|First Posted: May 23, 2010|
Jun 19, 2012
Summer Sores, Jack sores, Bursatti, Habroniasis and Draschia megastoma in Horsesby Debora Johnson
Flies, flies, flies! Summer has arrived and so have those nasty flies. So, what are summer sores and what causes them? Yes, it is the common house fly and stable flies that are the intermediate hosts for the parasites that cause summer sores. Summer sores or habroniasis/Merck Vet Manual is a condition that affects horses. A parasitic larvae known as nematodes is the cause of summer sores.
"...Parasites that use flies as intermediary transportation to their horse hosts include the skin-aggravating Habronema and Onchocerca - Scroll down page to Neck Threadworms and the eye-invading Thelazia species (added: A genus of spiruroid nematodes that inhabit the lacrimal ducts and surface of the eyes of various domestic and wild animals but rarely of humans). Habronema hitchhike on biting stable flies and houseflies to gain entry through wounds or while flies are imbibing fluids from the horse's lips and nostrils. The larvae that mature in the horse's stomach after being swallowed aren't particularly troublesome, but those infecting wounds inhibit healing and encourage excessive tissue growth in the open wound. This reaction may in part be allergic, for the lesions tend to recur on those infected parts of the body every summer, hence their common name of 'summer sore.'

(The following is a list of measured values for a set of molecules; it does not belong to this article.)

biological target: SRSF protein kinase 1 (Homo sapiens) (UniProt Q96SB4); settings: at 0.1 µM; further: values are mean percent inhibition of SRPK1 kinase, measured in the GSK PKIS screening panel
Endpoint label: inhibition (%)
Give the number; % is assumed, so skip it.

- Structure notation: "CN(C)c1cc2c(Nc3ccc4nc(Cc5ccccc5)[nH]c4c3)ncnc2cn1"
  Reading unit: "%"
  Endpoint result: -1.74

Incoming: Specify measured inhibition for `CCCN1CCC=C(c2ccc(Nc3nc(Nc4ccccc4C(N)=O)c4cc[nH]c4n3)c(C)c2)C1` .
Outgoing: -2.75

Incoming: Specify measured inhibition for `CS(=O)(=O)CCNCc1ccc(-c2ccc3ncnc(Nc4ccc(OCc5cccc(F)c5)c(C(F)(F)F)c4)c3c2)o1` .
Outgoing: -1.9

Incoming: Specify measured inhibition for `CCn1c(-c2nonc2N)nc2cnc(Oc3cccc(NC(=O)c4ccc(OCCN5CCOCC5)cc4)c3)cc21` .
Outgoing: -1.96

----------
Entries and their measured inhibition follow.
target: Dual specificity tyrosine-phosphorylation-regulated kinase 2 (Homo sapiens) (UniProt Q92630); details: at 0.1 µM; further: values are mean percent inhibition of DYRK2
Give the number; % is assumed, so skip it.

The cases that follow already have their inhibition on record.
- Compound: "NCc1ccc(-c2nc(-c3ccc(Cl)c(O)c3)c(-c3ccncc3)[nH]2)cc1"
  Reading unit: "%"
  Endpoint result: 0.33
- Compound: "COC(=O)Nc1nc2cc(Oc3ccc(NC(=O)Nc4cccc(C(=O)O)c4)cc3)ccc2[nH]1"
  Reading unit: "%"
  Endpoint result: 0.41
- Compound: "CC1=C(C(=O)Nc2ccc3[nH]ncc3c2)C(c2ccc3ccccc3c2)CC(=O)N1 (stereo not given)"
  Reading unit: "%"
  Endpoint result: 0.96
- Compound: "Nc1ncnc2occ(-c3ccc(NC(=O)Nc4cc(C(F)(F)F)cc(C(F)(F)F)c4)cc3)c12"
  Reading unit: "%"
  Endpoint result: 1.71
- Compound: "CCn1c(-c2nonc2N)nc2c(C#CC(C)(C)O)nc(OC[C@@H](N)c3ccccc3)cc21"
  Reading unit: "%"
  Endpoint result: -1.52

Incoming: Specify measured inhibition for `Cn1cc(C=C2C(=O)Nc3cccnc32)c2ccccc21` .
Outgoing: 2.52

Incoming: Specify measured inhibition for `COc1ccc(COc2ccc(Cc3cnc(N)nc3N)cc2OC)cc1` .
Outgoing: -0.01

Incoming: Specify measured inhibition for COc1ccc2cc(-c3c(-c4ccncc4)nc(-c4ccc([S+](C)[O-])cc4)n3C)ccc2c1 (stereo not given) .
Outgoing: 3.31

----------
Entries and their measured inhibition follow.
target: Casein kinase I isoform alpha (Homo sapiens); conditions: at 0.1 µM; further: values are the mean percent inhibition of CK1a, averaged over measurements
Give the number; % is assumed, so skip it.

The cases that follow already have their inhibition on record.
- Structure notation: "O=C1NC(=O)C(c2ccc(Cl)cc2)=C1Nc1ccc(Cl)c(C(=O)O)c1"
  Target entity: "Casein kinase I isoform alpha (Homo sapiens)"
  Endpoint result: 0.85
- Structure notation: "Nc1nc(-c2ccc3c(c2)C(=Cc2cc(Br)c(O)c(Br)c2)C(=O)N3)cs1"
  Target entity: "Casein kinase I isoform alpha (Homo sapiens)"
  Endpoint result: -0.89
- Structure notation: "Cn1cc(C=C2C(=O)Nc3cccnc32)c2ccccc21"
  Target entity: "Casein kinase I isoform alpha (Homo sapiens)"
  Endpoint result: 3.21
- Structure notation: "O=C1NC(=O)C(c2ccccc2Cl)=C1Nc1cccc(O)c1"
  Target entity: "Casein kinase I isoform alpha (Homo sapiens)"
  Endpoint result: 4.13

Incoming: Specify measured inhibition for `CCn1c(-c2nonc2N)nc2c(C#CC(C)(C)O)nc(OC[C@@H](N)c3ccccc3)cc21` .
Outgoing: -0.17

Midges pass along the thread-like filarial worms called Onchocercae. Though most horses tolerate these skin invaders without incident, some sensitive hosts develop skin eruptions on the head, neck, belly and chest, which, in turn, invite further fly attacks. Though the lesions heal rapidly, they frequently recur; dry, scaly skin shedding dandruff-like particles, particularly along the mane and withers, belly and chest, is the most common sign of Onchocercae infection and is easily confused with Culicoides itch. Eye worm probably afflicts a third of the world's horses, yet it does surprisingly little damage. House-and face flies act as vectors for this parasite, which normally remains in the inner corner of the eye but can sometimes be seen crawling over the eyeball itself. The parasite causes tearing, and the discharge may attract even more flies and subsequent eye infections...." Insect-borne Equine Diseases
Flies ingest the immature larvae and act as hosts for these parasites. The flies deposit these larvae on the horse's muzzle, skin, etc., while biting the horse. The horse eats the larvae and the adult nematode lives in the stomach of the horse, produces more larvae, the passes the larvae out in manure. Maggots (immature flies) feed on the manure thus ingesting the larvae, and the cycle repeats.
Any horse can get summer sores. None are immune, however, some are more predisposed than others. It is also important to know that the stomach worms (Habroniasis) can be passed along to other horses by the life cycle of the worm. As the cycle of the parasite recycles the flies can carry the larvae and vector it to other horses as the fly bites and draws blood, passing on the larvae. Therefore, it is really important to control this parasite and do your best to eradicate it.For More Information: